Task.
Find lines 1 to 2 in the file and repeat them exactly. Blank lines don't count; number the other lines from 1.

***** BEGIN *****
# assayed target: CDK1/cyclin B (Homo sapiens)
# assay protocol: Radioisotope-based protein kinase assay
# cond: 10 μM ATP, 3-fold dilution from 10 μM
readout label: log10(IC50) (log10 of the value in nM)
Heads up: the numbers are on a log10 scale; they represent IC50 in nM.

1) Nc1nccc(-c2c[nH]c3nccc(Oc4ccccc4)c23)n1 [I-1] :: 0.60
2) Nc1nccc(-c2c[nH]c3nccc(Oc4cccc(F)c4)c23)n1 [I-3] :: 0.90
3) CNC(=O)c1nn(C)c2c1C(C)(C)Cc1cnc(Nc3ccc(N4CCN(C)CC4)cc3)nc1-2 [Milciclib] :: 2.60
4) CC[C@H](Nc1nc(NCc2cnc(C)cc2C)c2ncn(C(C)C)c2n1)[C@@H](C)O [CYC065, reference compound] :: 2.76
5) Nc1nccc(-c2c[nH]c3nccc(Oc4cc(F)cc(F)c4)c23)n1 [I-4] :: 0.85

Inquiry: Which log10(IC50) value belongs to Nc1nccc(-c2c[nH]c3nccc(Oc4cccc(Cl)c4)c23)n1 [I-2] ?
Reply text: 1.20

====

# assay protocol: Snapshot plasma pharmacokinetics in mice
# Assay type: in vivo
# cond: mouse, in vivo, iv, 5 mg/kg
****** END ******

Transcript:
# assayed target: CDK1/cyclin B (Homo sapiens)
# assay protocol: Radioisotope-based protein kinase assay